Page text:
Wisconsin Republicans come up short on legislative supermajority

MADISON, Wis. — Republicans were just two seats short in the state Assembly from capturing a supermajority in the state Legislature and having the power to override Gov. Tony Evers’ veto pen.

The cause of their shortcoming was two-fold, both in the margin of victory on Tuesday and how the district lines are drawn in Wisconsin.

“This was a good night for Democrats relative to expectations,” said John Johnson, a research fellow with Marquette University. “One of the biggest forecasts for the Wisconsin Assembly thought Republicans would win 65 seats and they ended up winning 64.”

Republicans did secure the single seat that they needed in the state Senate, but Johnson said they may have reached a bit of a ceiling in the Assembly, however. There are relatively few seats left that are competitive that Republicans could flip.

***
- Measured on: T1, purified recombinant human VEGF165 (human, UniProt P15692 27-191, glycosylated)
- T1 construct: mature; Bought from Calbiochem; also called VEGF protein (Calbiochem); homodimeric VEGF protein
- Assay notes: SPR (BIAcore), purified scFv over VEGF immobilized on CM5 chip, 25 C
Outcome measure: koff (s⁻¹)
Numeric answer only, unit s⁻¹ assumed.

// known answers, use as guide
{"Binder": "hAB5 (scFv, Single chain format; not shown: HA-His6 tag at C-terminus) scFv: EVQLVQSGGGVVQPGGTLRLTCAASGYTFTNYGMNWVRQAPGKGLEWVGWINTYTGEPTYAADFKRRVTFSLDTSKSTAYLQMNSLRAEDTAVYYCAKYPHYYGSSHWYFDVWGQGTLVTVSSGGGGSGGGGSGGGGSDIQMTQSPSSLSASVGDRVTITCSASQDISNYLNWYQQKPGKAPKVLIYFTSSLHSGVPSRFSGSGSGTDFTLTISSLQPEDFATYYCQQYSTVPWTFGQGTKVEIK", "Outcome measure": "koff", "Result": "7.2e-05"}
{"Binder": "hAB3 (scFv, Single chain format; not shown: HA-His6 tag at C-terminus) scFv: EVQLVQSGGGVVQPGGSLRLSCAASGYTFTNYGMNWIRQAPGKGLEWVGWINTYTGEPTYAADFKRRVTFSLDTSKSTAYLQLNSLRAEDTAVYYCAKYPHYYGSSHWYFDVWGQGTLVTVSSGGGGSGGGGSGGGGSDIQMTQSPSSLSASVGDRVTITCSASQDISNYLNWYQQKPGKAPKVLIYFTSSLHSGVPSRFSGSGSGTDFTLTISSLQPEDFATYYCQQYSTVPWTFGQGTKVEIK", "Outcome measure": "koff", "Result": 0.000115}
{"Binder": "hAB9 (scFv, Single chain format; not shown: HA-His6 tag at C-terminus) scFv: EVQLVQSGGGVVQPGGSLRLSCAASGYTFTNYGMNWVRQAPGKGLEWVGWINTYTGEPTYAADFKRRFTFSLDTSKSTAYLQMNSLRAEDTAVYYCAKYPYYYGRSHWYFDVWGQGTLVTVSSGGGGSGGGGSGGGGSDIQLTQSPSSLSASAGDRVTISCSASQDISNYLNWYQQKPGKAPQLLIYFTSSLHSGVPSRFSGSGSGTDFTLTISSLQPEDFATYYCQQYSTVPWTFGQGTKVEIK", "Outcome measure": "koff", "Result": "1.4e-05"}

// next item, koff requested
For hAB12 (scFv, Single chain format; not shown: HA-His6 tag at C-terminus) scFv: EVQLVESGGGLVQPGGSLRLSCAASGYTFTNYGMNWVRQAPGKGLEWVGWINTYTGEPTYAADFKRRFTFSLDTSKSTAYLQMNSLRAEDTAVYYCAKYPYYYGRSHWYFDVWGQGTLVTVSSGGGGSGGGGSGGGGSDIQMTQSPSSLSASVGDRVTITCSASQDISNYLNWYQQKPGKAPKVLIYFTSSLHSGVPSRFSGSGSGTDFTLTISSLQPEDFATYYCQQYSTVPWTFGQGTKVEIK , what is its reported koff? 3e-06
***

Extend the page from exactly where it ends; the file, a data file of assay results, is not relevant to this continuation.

“There’s really the [one] main seat left that’s like a realistic target for Republicans from one cycle to another,” Johnson said.

The one seat is around Onalaska, a suburb of La Crosse. The seat has been held by Democrat Steve Doyle since 2011, who won re-election this year.

“Steve Doyle is essentially the only Democrat in a marginal seat right now,” Johnson said. “So you don’t have a situation where you have Democrats representing seats where they’re thinking that a Republican might win it next time.”

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There are a few seats, however, that Democrats may be trying to pick up next time around. They lost to Republicans in both the 73rd and 74th Assembly districts in the Superior and Bayfield areas in northern Wisconsin. They may look to take those seats back.

“Those are seats that they’ll be hoping to win and those are Republican incumbents who will be thinking about that for the next two years,” Johnson said.

Because Republicans are close to a supermajority, they would only need a few Democrats to join them to override the governor’s veto. Johnson said that could depend on both the legislator themself, and could also vary policy-to-policy.

This article was updated 11/23/2022 with tags to make it more-easily searchable.